When a contract term is reasonably susceptible to more than one interpretation, it is ambiguous. Castaneda v. Dura-Vent Corp., 648 F.2d 612, 619 (9th Cir. 1981). Here, both interpretations of "forever discharge" are possible. We therefore disagree with the district court's conclusion that the language of the settlement agreement unambiguously supports the Transport defendants' position.
Although the district court found the settlement agreement to be unambiguous, it also examined extrinsic evidence, concluding that the intent of the parties was to effect a release and not an assumption. Where contractual language is ambiguous, the circumstances surrounding the execution of the contract are properly considered in order to determine the parties' intent. Pierce County Hotel Employees, 827 F.2d at 1327. We review this examination for clear error. Kern Oil, 840 F.2d at 736; L.K. Comstock & Co. v. United Eng'rs & Constructors, Inc., 880 F.2d 219, 221 (9th Cir. 1989).
Judge Keller noted that in circulating a draft settlement agreement, National Reinsurance specifically requested in writing that the definition of "Transport LA" in the settlement agreement (which included Transport Indemnity Company) also include Associated, as well as Compac Insurance, a wholly owned subsidiary of Transport Indemnity. The Transport defendants agreed to include Compac; but they explained to National Reinsurance that because Transport Indemnity no longer had any relationship with Associated, "at this time it does not appear feasible to include [Associated] in this release."Although National Reinsurance now claims that this correspondence merely reflected its request to "formalize the operation of the Settlement Agreement," the district court found otherwise. It concluded that both National Reinsurance's request and the Transport defendants' response were inconsistent with National Reinsurance's reading of the settlement agreement. If the Transport defendants had agreed to indemnify National Reinsurance, then there was no need to include Associated as a party to the agreement.
In addition, the district court found that the parties initially considered a commutation agreement, which by definition would have included an assumption of National Reinsurance's obligations, see National Union Fire Ins. Co. v. Walton Ins., 696 F. Supp. 897, 898 (S.D.N.Y. 1988), but abandoned this resolution in favor of a mutual release. The court concluded that the intent of the parties was to effect a mutual release and that the Transport defendants never agreed to indemnify National Reinsurance on Associated's claims stemming from the Transport/Associated treaties. This conclusion is not clearly erroneous.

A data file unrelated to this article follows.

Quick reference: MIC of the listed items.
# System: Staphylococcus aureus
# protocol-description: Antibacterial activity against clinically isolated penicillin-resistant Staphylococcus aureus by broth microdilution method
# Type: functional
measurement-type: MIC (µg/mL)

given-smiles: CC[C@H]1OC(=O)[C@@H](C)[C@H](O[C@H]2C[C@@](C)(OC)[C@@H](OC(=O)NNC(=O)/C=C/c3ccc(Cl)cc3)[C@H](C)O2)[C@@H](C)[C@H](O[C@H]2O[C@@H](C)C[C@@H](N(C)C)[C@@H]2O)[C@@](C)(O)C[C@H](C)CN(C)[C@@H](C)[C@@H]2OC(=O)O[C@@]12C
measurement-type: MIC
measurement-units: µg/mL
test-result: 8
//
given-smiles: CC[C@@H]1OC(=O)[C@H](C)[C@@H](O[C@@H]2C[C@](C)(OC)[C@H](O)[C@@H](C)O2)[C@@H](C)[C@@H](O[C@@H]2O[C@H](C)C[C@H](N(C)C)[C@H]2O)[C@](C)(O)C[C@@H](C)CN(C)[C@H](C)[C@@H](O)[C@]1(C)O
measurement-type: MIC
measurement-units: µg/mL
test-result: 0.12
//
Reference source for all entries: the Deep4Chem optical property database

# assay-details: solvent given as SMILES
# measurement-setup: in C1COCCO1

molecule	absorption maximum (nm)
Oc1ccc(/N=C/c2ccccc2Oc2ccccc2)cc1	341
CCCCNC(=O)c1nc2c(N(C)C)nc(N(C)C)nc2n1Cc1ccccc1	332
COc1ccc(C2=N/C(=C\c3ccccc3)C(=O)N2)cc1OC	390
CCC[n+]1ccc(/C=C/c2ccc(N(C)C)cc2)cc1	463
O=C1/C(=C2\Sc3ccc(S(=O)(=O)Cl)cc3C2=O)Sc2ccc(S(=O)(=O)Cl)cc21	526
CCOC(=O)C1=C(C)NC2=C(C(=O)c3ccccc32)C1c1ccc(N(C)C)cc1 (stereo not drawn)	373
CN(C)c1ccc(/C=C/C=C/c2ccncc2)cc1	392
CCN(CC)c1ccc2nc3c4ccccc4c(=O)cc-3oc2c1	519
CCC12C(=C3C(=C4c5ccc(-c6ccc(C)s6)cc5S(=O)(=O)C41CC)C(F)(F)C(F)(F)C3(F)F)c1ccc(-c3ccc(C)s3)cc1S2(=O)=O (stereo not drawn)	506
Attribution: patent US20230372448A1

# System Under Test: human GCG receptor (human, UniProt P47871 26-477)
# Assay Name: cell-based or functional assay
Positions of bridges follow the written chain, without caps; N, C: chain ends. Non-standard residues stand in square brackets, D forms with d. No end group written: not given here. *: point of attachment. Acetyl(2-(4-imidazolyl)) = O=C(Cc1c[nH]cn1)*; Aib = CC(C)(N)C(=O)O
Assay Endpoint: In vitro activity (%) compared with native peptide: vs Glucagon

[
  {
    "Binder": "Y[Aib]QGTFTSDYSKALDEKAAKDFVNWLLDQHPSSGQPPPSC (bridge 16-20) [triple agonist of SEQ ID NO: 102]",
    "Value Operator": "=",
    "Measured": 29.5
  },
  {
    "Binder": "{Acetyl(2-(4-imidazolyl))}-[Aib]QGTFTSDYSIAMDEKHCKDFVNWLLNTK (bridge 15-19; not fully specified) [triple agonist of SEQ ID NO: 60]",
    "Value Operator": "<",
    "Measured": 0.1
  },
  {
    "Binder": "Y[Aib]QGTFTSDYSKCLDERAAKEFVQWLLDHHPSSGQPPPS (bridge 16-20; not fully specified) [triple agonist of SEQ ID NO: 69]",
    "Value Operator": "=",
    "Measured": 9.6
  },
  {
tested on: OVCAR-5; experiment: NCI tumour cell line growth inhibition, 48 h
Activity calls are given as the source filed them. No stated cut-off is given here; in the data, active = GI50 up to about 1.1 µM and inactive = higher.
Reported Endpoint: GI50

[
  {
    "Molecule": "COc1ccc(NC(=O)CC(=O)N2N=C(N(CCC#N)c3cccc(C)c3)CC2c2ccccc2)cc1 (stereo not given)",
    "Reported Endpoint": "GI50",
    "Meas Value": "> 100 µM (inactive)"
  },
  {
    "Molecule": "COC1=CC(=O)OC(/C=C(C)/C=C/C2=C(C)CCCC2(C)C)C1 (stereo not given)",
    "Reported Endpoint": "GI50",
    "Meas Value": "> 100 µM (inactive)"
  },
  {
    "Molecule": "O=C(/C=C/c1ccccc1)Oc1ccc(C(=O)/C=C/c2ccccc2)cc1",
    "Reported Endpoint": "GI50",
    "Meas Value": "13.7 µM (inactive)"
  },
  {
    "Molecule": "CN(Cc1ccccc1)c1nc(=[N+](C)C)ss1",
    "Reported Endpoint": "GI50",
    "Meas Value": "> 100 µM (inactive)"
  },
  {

This disposition is not appropriate for publication and may not be cited to or by the courts of this circuit except as provided by Ninth Circuit Rule 36-3
The settlement agreement provides that it "shall in all respects by interpreted, enforced and governed" by California law. Settlement Agreement, Section X
In section IX, the parties agreed that any party responsible for a "transfer, assignment or subrogation" of a treaty would "indemnify and hold the other parties free and harmless from and against any such claim...." This section is not applicable here because Transport Indemnity did not assign the Transport/Associated treaties to Associated. Associated was an original party to these treaties
National Reinsurance claims that the last sentence of section IX, which reads "Nothing whatsoever in this paragraph shall prevent the DEFENDANTS from substituting in National [Reinsurance's] place another reinsurer or reinsurers with respect to the treaties," is proof that the Transport defendants had accepted full responsibility for the treaties. The district court found this reading to be "at best, tortured." We agree. Rather than assuming that this sentence signifies an implicit agreement by the Transport defendants to assume National Reinsurance's obligations to Associated, we read this sentence as merely refering to any obligations of National Reinsurance directly to Transport Indemnity, which had been expressly released in section III of the agreement.